Yes, there is.
People who trade currencies (or commodities, for that matter) broadly belong to two groups - those who actually need to convert one thing to another; and those who hope to buy low and sell high for profit.
In Bitcoin's case, typical examples of the first group are an individual who receives his salary in USD, and converts the USD for BTC to use it; and a business which receives payment in Bitcoin, and converts to USD to pay its suppliers. In both cases, economic value is created by enjoying Bitcoin's advantages; and in both cases, trading BTC/USD was needed to allow activity that would be impossible or less efficient without trading.
The second group is simply people who trade BTC/USD for profit, and often come out with the same currency with which they went in. To be successful, they need to buy low and sell high - and if they manage to do that, they are actually providing a service to the first group. Since buying drives the price up and selling drives the price down, buying low and selling high keeps the price stable at some midrange. This makes the price more stable, and reduces slippage costs, thus making the usage of the currency more efficient. So they are also creating economic value by making it easier to use the currency for commerce.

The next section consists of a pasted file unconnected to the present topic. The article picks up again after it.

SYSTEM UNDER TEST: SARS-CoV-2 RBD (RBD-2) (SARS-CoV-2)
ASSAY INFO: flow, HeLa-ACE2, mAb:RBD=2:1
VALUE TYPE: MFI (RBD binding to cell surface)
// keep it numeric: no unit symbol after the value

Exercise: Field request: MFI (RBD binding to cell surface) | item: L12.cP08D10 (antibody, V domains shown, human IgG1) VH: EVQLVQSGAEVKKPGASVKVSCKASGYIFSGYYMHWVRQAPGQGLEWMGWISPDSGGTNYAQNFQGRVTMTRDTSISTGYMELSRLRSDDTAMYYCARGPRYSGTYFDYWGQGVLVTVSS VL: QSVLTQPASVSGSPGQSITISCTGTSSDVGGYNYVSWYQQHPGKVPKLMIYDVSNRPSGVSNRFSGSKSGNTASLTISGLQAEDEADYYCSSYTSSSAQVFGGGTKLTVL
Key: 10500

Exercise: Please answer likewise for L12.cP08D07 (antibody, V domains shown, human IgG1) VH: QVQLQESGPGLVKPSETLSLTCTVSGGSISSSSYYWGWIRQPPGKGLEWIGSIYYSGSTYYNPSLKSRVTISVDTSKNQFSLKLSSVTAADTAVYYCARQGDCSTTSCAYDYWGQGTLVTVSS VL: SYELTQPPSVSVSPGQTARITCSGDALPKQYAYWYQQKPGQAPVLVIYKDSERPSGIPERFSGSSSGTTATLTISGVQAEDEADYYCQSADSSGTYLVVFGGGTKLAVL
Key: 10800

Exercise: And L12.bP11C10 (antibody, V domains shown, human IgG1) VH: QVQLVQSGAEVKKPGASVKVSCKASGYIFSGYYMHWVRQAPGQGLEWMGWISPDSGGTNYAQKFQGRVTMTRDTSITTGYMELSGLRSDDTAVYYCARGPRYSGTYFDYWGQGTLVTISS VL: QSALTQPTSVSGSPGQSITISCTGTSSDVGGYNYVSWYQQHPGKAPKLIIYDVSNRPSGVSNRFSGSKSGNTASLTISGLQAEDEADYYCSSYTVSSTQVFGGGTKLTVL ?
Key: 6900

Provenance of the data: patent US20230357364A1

This is true even over long periods of time. A Hodler who buys a bitcoin for $1, and only sells decades later when the price is $1M, is helping the economy by giving the currency a push when it is nascent and underappreciated, and only realizing her gains once Bitcoin has reached its potential.
Of course, a dumb or unlucky trader can buy high and sell low; in this case, he is actually adding volatility to the price, and creating economic harm. But he will also take a loss himself if he does that. As long as the trader is making a profit, she is creating economic value.